The two network neutrality bills moving through the California legislature will finally be reviewed together, or at least one after the other, in a committee hearing. Next week, the California assembly’s communications and conveyances committee is schedule to take up senate bills 460 and 822.
SB 822, by senator Scott Weiner (D – San Francisco) is the stiffer and better written measure. It mimics the same three bright line rules that the Federal Communications Commission enforced until this past Monday – no blocking, throttling or paid prioritisation – and adds zero rating to the list.
Zero rating is the practice of not counting a carrier’s own content against data caps. For example, if AT&T said that its mobile customers could watch all the DirecTv video they wanted, but anything they streamed from Netflix would count against their monthly data limit, then that would be zero rating.
State and local agencies would also not be allowed to buy Internet service – mobile or fixed – from companies that don’t abide by SB 822’s rules.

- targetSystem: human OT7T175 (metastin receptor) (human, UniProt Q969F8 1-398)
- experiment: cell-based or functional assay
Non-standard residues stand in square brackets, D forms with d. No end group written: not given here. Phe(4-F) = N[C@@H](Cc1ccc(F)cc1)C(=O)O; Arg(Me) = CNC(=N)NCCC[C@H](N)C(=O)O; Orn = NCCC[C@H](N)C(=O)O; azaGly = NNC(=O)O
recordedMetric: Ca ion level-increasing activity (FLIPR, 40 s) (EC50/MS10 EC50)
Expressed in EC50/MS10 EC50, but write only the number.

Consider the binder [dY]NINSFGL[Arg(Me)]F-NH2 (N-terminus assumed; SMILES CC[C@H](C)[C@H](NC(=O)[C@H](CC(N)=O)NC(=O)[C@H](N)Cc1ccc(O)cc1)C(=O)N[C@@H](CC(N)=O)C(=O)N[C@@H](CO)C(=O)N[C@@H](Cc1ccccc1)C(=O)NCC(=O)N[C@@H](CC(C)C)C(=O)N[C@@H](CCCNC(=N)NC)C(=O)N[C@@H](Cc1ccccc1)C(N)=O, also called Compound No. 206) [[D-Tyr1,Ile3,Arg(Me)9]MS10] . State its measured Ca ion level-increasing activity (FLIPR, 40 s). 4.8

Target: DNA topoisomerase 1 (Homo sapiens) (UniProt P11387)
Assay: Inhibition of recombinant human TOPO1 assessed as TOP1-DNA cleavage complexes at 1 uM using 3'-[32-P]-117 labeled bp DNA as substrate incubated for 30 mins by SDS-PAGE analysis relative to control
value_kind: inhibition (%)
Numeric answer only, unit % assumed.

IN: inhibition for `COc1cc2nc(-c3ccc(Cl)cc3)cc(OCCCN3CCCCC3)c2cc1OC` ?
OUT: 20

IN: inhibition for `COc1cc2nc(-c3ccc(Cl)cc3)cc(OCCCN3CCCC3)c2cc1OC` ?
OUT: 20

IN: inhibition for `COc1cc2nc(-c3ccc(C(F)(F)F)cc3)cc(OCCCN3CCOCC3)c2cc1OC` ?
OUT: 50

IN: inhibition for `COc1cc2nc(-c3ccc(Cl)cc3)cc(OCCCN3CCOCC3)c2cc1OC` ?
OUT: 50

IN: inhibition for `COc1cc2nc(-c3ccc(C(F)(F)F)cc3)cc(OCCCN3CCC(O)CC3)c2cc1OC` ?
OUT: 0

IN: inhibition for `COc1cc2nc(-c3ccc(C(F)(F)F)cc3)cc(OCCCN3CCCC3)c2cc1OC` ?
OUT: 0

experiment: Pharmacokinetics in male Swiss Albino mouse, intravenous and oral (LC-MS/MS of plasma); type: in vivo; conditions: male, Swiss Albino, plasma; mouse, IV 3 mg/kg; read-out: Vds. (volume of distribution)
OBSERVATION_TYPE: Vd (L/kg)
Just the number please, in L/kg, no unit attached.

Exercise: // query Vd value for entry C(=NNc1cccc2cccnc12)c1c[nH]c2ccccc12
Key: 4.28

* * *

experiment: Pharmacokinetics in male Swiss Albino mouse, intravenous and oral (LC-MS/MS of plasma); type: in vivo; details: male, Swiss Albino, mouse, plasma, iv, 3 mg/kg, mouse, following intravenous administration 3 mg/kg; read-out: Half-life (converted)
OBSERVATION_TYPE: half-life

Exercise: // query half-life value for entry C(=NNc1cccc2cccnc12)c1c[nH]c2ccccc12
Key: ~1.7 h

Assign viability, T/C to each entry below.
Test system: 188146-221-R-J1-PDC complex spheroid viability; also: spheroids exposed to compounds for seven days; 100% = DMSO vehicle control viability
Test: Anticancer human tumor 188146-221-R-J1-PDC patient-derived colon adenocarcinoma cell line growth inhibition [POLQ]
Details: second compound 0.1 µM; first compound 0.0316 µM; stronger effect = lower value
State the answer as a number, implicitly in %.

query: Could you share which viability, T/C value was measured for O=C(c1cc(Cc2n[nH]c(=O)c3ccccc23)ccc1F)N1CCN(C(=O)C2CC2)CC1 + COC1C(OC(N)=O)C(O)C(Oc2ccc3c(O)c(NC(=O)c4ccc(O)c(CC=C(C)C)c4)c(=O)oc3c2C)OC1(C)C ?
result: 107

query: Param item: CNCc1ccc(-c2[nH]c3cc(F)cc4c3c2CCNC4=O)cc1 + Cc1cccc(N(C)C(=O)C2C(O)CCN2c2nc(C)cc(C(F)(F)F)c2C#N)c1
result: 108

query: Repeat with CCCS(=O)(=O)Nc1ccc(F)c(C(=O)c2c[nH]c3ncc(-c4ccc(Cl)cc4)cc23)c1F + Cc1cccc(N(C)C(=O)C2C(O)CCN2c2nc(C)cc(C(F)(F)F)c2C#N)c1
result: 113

The bill was recently amended, but the changes are generally technical. A sharper distinction was drawn between “mass market” and “enterprise” services – the rules would apply to mass market service, but not to “offering[s] to larger organisations through customised or individually negotiated arrangements or special access services”. Language that specifically authorises the California attorney general to bring offending companies to court was eliminated. The net neutrality rules would be written into consumer protection law, which already gives the attorney general authority to act.
SB 460 is authored by senator Kevin de Leon (D – Los Angeles). It was cobbled together as a legislative deadline ticked down at the beginning of the year and isn’t as well thought out as SB 822. But de Leon was senate majority leader until recently and has the desperate job of trying to unseat fellow democrat Diane Feinstein in this year’s U.S. senate race. Owning a bill that takes on a high profile issue targeted by democrats at the national level will help him raise money and gain name recognition.
Both bills won’t make it through the legislative process and land on governor Brown’s desk. The likeliest outcome will be for the two to be combined into a jointly authored bill. The best opportunity to do so might come at next Wednesday’s hearing. The question is whether the often industry-friendly communications and conveyances committee will choose the weaker or stronger option.